You have an appropriate reward scheme in place
Schemes for paying and rewarding people differ considerably depending on management policies.  Schemes may also vary within a company, depending on how directors believe they can motivate different groups of people to deliver greater returns for the business.
Key Issues
·         Designing payment and reward systems requires considerable expertise
·         An increase in pay will motivate a person for only a brief time before they begin to aspire to even more.
·         Your payment and reward systems need to provide value for money and deliver results  They should be:
o      A key element of your company’s personnel policy, devised and implemented at the highest level
o      Consistent across your organisation (within a particular territory)
o      Straightforward, clearly defined and seen to be fair to all involved
o      Focused on delivering agreed targets that fulfil the business strategy
·         Some businesses have adopted reward systems that have two elements:
o      a base salary
o      a bonus - The level of this may vary from a small amount of merit pay, to considerably more for a few top executives This may be decided based on:
o      Traditional piece rate systems (now discredited)
o      Paying people for their breadth of skills
o      Giving pay increases based on the time served in the company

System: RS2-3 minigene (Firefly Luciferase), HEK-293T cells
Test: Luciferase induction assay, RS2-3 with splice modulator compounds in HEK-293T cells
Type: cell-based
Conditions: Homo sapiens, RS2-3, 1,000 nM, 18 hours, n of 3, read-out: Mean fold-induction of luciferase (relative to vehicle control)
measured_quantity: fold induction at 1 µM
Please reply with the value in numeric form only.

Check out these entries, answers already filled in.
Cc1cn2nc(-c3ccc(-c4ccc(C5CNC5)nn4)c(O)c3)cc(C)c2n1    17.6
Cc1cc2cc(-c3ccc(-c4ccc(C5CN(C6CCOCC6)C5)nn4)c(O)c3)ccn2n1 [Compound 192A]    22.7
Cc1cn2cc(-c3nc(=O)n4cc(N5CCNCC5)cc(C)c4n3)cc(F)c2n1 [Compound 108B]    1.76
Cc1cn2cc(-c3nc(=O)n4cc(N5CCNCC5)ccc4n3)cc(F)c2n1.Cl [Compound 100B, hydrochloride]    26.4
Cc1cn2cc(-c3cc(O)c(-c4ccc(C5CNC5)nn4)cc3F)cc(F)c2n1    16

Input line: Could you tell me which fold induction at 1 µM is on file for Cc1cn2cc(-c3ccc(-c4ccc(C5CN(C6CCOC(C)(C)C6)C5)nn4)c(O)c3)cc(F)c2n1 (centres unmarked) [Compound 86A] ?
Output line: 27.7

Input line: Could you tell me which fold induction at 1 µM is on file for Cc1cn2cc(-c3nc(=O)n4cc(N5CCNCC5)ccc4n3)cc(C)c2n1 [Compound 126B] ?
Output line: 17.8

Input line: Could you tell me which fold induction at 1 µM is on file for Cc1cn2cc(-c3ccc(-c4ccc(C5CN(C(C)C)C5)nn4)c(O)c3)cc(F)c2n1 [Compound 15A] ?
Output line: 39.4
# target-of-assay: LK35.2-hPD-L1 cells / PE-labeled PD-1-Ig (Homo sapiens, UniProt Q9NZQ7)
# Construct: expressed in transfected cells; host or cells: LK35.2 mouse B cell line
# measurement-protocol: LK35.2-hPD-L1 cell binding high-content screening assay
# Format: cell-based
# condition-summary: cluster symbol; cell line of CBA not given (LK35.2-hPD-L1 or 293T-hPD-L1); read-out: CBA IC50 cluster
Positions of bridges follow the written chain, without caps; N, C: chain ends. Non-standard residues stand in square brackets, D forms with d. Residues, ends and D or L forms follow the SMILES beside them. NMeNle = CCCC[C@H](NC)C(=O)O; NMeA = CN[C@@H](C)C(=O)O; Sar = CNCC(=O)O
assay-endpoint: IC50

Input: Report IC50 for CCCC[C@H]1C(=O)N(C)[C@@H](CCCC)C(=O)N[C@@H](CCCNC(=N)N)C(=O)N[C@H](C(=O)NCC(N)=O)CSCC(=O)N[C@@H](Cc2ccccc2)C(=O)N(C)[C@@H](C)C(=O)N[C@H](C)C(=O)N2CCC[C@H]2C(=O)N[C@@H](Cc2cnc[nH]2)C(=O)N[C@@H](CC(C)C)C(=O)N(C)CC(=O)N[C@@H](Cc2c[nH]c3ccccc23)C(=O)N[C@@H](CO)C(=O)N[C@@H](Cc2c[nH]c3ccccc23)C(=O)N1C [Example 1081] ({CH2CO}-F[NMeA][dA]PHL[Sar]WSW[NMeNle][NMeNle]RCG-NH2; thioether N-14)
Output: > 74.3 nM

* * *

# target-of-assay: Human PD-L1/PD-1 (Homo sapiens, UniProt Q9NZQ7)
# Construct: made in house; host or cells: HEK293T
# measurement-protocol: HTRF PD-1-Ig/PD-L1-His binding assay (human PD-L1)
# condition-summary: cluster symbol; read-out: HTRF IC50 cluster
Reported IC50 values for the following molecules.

o      Individual or group bonuses paid for meeting/exceeding business targets
o      Commission for securing sales contracts
·         Remember, that individual pay increases are not your only methods for rewarding people:
o      Many schemes now being adopted reward team effort and offer a combination of financial and non financial rewards
o      Formally acknowledging peoples’ contributions by a token of appreciation e.g. a meal out for the family, can have a significant effect on morale. 
o      Creating competition between teams and formally recognising the most successful can provide an effective and cheap incentive
o      One company reduced absenteeism from 6% to under 2% by entering people with excellent attendance into an annual draw for a small car
o      Other motivators can be job security, job satisfaction, access to training
Factors for Success      
Factors to  Avoid
1.     You keep refreshing bonus schemes
2.     You make the bonus element of pay worthwhile
3.     Your managers acknowledge leadership and individual efforts and say ‘thank you’
4.     You track performance against agreed business targets, including profit
1.     Keeping complex systems that reward individuals for their work
2.     Bonus scheme that consistently fail to pay out due to factors employees cannot influence
3.     Pay bonuses that have not been earned 
Who does this apply to?
All managers and team leaders
Realisable Benefits
A more motivated work force, and an increased ability to attract and retain good employees


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